Israeli study: Food supplement could lower Prozac dosage, reduce side effects

Taken alongside drug, plant-derived substance shown to reduce dose needed to calm mice; researchers hope this could translate to humans

Nathan Jeffay is The Times of Israel's health and science correspondent

Illustrative image: a bootle of Prozac (AP Photo/Darron Cummings, File)
Illustrative image: a bootle of Prozac (AP Photo/Darron Cummings, File)

Israeli scientists say they may have identified a way to reduce dosage in humans of the antidepressant fluoxetine — widely sold as Prozac — which could cut down on unwanted side effects.

The team from the Biomolecular Sciences Department at the Weizmann Institute of Science found that beta-sitosterol, a plant-derived substance sold as a dietary supplement and used largely by people trying to reduce cholesterol levels, lowered anxiety levels in mice. The substance is naturally found in avocados, pistachios, almonds and other nuts — though in quantities far smaller than those that showed an effect on the mice.

In the study, the team found that mice given beta-sitosterol were less anxious than others. For example, they were not nervous walking into the brightly lit center of an enclosure, whereas other mice who weren’t given beta-sitosterol were careful to stay on the darker periphery, avoiding the stress of the bright light. They also navigated a maze more calmly.

When the supplement was given alongside fluoxetine, the two substances reduced the anxiety of mice at lower doses compared with the amounts needed to produce the same effect when they were administered separately.

“This research is hopeful because when a treatment reduces anxiety levels in mice, it represents a candidate for scientists to treat the effects of stress and depression in humans,” Dr. Nicolas Panayotis, one of the authors, told The Times of Israel.

Panayotis and his team published their findings Tuesday in the peer-reviewed journal Cell Reports Medicine. They now hope to progress their research from mice to humans and see whether beta-sitosterol may be used to treat depression.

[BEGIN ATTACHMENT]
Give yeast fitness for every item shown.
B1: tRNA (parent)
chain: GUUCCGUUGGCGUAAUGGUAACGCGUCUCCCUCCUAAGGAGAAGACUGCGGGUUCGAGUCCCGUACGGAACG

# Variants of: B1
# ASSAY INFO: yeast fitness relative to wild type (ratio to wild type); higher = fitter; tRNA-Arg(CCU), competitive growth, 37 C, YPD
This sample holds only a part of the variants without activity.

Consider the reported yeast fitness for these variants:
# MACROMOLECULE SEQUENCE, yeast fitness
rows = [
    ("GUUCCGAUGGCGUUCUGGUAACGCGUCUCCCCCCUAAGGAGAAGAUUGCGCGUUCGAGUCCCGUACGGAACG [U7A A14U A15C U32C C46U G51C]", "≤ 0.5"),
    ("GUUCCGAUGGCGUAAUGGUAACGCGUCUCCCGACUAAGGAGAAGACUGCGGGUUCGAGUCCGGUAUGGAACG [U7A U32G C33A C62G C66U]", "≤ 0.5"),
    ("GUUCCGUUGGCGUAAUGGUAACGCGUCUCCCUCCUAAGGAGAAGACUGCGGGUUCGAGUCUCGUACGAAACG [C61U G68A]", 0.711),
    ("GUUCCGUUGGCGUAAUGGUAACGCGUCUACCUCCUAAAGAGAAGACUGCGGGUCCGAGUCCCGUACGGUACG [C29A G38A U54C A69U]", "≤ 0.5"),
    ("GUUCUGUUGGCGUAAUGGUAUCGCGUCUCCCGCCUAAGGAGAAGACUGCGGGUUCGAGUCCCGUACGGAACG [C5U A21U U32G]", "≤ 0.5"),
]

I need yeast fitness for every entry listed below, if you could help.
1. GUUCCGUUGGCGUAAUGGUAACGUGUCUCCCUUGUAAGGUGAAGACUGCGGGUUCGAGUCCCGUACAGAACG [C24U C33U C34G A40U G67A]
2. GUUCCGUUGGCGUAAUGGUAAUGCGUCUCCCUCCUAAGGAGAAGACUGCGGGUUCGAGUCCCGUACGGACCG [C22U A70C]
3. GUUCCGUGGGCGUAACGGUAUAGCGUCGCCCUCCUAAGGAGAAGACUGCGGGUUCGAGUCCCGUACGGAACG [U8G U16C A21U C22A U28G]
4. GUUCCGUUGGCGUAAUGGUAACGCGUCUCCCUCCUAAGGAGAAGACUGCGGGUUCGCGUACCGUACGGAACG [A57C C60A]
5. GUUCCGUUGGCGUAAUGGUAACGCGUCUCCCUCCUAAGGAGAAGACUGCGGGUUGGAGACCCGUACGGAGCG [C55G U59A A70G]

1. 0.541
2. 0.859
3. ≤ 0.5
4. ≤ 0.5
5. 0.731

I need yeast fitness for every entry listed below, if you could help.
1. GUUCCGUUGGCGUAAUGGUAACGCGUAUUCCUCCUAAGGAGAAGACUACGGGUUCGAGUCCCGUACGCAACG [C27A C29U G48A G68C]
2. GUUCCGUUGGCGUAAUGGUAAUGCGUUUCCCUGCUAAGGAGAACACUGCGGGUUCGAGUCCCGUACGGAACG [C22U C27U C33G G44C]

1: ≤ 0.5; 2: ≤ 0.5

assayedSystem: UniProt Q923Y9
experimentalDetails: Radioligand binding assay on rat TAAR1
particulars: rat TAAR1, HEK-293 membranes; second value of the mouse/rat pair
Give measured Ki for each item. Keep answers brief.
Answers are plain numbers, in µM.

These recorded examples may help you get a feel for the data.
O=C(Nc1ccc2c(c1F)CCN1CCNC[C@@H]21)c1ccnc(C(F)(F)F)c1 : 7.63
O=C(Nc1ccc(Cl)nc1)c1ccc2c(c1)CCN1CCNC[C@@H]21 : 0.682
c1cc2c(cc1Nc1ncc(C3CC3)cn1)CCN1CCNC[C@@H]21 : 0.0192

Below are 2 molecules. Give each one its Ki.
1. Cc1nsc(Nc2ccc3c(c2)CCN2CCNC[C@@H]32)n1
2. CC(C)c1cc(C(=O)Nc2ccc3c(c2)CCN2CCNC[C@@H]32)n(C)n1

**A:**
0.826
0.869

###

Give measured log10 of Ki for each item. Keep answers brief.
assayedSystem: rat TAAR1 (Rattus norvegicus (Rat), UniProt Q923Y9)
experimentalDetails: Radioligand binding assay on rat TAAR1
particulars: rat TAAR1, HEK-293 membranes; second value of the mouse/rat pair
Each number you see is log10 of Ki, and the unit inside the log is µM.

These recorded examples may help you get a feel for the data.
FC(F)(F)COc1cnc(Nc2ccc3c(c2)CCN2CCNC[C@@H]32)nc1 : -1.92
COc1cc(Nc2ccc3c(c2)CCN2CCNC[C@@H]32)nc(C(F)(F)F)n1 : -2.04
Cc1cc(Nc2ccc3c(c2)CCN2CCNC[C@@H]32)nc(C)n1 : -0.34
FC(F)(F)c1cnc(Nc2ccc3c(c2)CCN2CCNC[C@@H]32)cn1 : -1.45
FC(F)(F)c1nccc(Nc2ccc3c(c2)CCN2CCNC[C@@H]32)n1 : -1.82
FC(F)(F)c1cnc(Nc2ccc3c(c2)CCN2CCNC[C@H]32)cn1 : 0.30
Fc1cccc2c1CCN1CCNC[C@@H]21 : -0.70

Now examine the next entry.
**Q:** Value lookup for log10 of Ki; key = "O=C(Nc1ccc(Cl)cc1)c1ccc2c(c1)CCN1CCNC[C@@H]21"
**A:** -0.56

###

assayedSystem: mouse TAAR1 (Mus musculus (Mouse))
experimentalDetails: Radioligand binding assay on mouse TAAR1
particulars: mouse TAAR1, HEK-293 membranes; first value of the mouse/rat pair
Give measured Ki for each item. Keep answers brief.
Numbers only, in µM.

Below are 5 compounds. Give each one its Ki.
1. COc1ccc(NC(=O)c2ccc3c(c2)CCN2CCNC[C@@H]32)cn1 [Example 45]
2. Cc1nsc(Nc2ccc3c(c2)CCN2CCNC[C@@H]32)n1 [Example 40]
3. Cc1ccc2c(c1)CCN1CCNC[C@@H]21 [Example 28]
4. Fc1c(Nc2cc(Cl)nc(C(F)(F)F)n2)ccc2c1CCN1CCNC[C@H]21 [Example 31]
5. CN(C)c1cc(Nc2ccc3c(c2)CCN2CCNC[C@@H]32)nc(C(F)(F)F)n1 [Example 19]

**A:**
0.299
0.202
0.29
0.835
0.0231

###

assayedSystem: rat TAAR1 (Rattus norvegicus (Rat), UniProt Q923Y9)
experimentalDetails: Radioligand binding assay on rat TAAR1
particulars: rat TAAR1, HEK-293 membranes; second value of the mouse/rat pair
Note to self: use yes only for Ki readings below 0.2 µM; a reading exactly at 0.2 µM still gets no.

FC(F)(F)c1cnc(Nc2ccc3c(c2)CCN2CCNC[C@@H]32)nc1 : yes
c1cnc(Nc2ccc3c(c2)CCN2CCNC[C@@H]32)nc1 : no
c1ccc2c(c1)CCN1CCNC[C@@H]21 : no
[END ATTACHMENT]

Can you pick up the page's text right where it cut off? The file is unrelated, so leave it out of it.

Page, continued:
Panayotis’s research indicates that beta-sitosterol could be useful as a standalone treatment. But when given alongside fluoxetine, it actually reduced the amount of the drug needed to reduce anxiety in mice. And given that smaller doses mean less side effects, which can include an impact on state of mind as well as nausea, drowsiness and dizziness, if this translates to humans it could help many people.

Beta-sitosterol is not known to have major side effects.

“One of the big problems of Prozac is the side effects, which can include making people feel very inhibited, so any progress that can reduce side effects is important,” said Panayotis. “We are optimistic that our research could allow this supplement, which already has a very high safety profile as it’s in widespread use, reduce doses and therefore side effects.”

This option is attractive as it could allow doctors to rely on the tried-and-tested qualities of Prozac while addressing the problem of side effects, according to Panayotis.

Illustrative image of depression (bodnarchuk; iStock by Getty Images)

In view of these results, his team hopes to move to human trials to assess potential benefits of giving humans beta-sitosterol, or a combination of beta-sitosterol alongside Prozac.

Panayotis said: “The next stage in research is to try to validate our results, which have so far been seen only among mice, in humans. As the supplement is already approved for humans, we can move this along quickly.”

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